judged to be false receive less favorable personality ratings and involved in judgments of smile meaning (e.g., as genuine or not
are responded to with fewer cooperative behaviors compared to genuine). In the present research we focus on two such processes,
following the Simulation of Smiles Model (SIMS) model of Nie-
denthal, Mermillod, Maringer, and Hess (2010): the simulation of
Marcus Maringer and Agneta H. Fischer, Department of Psychology, the facial expression and the corresponding internal state in the
University of Amsterdam, Amsterdam, the Netherlands; Eva G. Krumhu- self, and the application of beliefs about the likelihood of a
ber, Swiss Centre for Affective Sciences, University of Geneva, Geneva
particular type of smile appearing in a particular social context.
Switzerland; Paula M. Niedenthal, CNRS and Department of Psychology,
Thus, the aim of the present research is to demonstrate that crucial
University of Clermont-Ferrand, Clermont-Ferrand, France.
Correspondence concerning this article should be addressed to Marcus processes underlying judgments of smile genuineness go beyond
Maringer, Department of Psychology, University of Amsterdam, the face of the sender (i.e., the description of empirically based
Roetersstraat 15, 1018 WB Amsterdam, the Netherlands. E-mail: “genuine” and “not genuine” smiles), and are also found in the
m.maringer@uva.nl mind of the perceiver.

181
182 MARINGER, KRUMHUBER, FISCHER, AND NIEDENTHAL

Simulation of the Smile Expression tions of the SIMS model is that when mimicry is inhibited, the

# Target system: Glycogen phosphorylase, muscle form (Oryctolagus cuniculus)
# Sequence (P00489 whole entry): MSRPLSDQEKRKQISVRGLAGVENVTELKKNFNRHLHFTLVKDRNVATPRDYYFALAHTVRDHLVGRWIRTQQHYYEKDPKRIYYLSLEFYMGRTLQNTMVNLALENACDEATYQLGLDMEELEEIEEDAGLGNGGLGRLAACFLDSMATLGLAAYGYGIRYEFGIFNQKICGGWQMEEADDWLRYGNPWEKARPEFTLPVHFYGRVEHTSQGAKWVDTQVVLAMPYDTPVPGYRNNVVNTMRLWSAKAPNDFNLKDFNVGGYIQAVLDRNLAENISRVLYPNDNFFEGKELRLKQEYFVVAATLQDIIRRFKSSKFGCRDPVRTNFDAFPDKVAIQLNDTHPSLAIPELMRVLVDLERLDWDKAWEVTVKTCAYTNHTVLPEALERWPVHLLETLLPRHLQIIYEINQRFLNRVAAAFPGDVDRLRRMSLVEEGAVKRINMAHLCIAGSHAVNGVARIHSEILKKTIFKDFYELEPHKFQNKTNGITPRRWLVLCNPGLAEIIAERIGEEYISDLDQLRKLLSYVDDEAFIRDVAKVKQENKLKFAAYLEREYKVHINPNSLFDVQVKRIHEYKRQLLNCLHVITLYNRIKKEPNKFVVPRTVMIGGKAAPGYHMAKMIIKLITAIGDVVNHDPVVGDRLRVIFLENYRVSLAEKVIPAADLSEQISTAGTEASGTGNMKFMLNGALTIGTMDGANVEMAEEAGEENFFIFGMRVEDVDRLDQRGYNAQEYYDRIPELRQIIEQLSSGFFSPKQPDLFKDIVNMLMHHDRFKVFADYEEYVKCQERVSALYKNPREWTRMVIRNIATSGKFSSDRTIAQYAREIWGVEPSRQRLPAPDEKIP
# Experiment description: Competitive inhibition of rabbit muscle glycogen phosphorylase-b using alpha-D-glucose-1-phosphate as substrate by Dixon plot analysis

affective input from the somatosensory experience is absent, ren-
One way that a facial expression could be interpreted is by dering people less able to determine whether a smile is genuine or
reference to an embodied simulation of the expression and its false. If input from mimicry is inhibited, however, other informa-
corresponding internal state. Niedenthal and colleagues (2010) tion, such as beliefs might serve as alternative input to ground
specifically define this as occurring when a “facial expression has one’s judgment.
triggered a simulation of a state in the motor, somatosensory,
affective and reward systems that represents the meaning of the
expression to the perceiver.” Hence, from the perspective of the Beliefs About Smile-Genuineness
SIMS (Niedenthal et al., 2010), mimicry plays a fundamental role
in the representation of how a smile feels (Atkinson & Adolphs, Belief-driven approaches to emotion recognition hold that con-
2005; Niedenthal, Brauer, Halberstadt, & Innes-Ker, 2001; Ober- ceptual processes play an important role in how facial expressions
man, Winkielman, & Ramachandran, 2007). Facial mimicry can are interpreted. In this view, when individuals see an emotional
be understood as an internal simulation of the perceived facial expression, they may interpret its meaning in terms of the specific
expression, which supports understanding of other people’s emo- situations, events and behaviors that they know to be associated
tions (Atkinson & Adolphs, 2005; Niedenthal, Brauer, Halberstadt, with the expression. In other words, people’s beliefs reflect their
& Innes-Ker, 2001; Oberman, Winkielman, & Ramachandran, theories about the causal relationships between different types of
2007). It is the input from specific regions associated with the social situations, social motives, and resulting emotions and emo-
production of the emotional expressions and the emotional re- tional expression (Adolphs, 2002; Fischer & Manstead, 2008;
sponse to it that support the recognition of different types of Jakobs, Manstead, & Fischer, 1999; Robinson & Clore, 2002;
emotional expressions. Hence, individuals are able to distinguish Saxe, 2005). For example, an individual may hold the belief that
happy expressions from angry expressions because those expres- when expressed during a sales interaction a smile is probably false
sions feel different in terms of the somatosensory and affective in nature, whereas a smile that occurs as a result of a successful
experiences they produce (Niedenthal et al., 2009). sale is probably genuine. This belief is based on the assumption